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Author Notes:

Address for reprint requests and other correspondence: W. R. Taylor, Emory Univ., 1639 Clifton Rd. NE, Atlanta, GE 30322 (e-mail: wtaylor@emory.edu).

Subjects:

Keywords:

  • atherosclerosis
  • plaque rupture
  • mouse model
  • vulnerable plaque
  • biomechanics

Biomechanical modeling and morphology analysis indicates plaque rupture due to mechanical failure unlikely in atherosclerosis-prone mice

Tools:

Journal Title:

AJP - Heart and Circulatory Physiology

Volume:

Volume 304, Number 3

Publisher:

, Pages H473-H486

Type of Work:

Article | Post-print: After Peer Review

Abstract:

Spontaneous plaque rupture in mouse models of atherosclerosis is controversial, although numerous studies have discussed so-called “vulnerable plaque” phenotypes in mice. We compared the morphology and biomechanics of two acute and one chronic murine model of atherosclerosis to human coronaries of the thin-cap fibroatheroma (TCFA) phenotype. Our acute models were apolipoprotein E-deficient (ApoE−/−) and LDL receptor-deficient (LDLr−/−) mice, both fed a high-fat diet for 8 wk with simultaneous infusion of angiotensin II (ANG II), and our chronic mouse model was the apolipoprotein E-deficient strain fed a regular chow diet for 1 yr. We found that the mouse plaques from all three models exhibited significant morphological differences from human TCFA plaques, including the plaque burden, plaque thickness, eccentricity, and amount of the vessel wall covered by lesion as well as significant differences in the relative composition of plaques. These morphological differences suggested that the distribution of solid mechanical stresses in the walls may differ as well. Using a finite-element analysis computational solid mechanics model, we computed the relative distribution of stresses in the walls of murine and human plaques and found that although human TCFA plaques have the highest stresses in the thin fibrous cap, murine lesions do not have such stress distributions. Instead, local maxima of stresses were on the media and adventitia, away from the plaque. Our results suggest that if plaque rupture is possible in mice, it may be driven by a different mechanism than mechanics.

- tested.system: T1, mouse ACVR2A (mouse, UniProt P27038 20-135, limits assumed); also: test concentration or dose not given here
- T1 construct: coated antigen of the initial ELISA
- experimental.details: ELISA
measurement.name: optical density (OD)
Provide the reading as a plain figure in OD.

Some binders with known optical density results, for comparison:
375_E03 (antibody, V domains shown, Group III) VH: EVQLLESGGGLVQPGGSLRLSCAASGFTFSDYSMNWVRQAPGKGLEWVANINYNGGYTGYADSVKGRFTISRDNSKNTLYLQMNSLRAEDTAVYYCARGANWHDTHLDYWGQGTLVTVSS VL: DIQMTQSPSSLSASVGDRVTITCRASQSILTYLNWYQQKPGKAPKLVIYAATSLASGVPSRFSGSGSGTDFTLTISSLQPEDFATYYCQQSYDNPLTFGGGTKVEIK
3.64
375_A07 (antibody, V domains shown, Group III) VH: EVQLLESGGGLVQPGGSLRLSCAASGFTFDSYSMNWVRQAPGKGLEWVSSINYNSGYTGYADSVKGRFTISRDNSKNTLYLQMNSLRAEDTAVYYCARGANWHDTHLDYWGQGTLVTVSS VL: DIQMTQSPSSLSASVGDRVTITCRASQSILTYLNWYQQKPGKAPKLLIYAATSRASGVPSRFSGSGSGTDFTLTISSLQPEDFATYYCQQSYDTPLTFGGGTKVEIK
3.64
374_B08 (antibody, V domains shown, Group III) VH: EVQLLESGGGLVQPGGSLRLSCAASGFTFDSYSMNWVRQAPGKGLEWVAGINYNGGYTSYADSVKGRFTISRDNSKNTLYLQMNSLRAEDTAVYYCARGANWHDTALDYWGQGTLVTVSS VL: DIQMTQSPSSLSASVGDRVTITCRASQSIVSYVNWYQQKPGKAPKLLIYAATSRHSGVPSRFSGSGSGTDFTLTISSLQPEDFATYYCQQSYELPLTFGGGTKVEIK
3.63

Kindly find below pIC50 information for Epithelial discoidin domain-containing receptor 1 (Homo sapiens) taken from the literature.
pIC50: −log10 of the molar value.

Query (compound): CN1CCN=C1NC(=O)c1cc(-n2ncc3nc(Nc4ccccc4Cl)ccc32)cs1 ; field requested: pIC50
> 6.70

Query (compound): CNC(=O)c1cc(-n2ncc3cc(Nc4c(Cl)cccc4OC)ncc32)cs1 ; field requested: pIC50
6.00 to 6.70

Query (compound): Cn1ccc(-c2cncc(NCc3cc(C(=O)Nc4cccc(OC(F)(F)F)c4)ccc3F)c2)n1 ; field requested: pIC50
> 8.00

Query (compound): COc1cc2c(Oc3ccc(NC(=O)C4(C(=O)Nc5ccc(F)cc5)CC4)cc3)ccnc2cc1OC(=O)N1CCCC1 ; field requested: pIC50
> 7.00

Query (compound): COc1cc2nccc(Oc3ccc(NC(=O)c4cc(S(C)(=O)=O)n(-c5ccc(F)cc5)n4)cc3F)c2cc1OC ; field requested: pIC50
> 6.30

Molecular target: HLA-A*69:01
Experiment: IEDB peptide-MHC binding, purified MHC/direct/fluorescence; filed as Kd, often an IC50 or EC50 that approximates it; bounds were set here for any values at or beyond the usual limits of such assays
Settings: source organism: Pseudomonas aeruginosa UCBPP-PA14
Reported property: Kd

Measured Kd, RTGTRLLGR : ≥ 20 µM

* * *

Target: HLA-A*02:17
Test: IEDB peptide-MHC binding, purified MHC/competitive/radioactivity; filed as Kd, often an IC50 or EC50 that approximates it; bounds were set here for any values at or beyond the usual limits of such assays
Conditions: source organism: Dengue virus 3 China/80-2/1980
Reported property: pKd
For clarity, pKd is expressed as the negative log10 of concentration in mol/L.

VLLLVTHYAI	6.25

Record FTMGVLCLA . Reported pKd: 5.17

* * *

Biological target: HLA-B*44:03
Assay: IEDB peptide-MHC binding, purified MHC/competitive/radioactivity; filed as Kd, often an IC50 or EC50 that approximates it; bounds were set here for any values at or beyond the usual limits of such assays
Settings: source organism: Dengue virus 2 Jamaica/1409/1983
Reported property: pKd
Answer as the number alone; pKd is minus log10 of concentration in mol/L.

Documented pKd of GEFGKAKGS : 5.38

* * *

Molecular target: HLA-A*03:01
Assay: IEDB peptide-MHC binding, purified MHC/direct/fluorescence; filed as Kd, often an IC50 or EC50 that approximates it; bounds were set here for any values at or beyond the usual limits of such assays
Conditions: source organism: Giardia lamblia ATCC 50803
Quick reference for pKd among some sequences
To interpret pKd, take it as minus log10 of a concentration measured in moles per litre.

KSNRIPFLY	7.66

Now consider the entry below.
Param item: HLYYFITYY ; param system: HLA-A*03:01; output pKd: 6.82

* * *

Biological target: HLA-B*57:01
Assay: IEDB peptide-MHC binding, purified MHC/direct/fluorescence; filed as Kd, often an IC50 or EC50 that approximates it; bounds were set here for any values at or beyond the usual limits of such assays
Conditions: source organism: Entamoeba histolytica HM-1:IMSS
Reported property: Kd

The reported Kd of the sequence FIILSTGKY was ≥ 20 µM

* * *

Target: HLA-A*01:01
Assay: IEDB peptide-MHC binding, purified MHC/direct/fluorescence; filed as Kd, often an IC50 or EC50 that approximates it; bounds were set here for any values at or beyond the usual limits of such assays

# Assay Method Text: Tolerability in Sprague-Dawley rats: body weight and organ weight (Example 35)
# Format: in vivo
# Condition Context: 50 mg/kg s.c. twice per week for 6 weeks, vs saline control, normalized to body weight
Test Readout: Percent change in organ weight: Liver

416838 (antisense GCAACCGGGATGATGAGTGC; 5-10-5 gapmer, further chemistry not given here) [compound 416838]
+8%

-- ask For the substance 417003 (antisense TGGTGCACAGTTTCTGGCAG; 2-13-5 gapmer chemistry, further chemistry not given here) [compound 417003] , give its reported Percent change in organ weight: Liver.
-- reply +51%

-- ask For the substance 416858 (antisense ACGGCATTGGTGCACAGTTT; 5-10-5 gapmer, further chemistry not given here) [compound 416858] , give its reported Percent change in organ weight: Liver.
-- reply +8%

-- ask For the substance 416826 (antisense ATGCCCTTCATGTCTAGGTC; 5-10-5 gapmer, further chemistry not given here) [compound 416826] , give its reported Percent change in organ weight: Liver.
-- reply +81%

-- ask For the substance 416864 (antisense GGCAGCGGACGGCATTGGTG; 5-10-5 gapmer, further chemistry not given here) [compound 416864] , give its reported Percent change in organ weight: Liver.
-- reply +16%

Copyright information:

© 2013, The American Physiological Society

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